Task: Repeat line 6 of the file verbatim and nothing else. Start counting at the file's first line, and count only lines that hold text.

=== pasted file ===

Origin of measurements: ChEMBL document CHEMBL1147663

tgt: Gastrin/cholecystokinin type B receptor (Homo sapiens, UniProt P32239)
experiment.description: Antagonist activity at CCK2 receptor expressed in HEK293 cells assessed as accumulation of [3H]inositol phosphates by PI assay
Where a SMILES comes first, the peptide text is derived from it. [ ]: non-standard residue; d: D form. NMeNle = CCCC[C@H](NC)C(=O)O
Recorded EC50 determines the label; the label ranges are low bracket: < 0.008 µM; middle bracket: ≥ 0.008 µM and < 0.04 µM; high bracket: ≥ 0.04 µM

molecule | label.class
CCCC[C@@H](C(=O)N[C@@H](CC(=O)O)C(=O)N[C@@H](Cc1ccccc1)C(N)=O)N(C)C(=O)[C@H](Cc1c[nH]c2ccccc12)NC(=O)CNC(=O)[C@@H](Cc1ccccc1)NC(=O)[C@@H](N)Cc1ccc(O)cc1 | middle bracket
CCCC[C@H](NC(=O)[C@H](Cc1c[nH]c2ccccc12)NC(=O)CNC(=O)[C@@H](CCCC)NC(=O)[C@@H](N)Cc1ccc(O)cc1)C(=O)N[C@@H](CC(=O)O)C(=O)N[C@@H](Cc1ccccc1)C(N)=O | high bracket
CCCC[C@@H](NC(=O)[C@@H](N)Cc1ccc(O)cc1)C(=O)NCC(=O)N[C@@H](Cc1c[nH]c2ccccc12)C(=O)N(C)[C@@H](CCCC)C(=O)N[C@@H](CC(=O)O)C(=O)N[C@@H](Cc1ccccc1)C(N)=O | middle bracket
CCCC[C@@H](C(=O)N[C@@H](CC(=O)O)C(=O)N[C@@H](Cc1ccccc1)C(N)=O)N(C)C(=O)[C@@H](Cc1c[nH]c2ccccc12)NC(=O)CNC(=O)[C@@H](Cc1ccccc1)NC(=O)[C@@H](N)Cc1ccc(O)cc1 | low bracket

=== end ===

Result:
molecule | label.class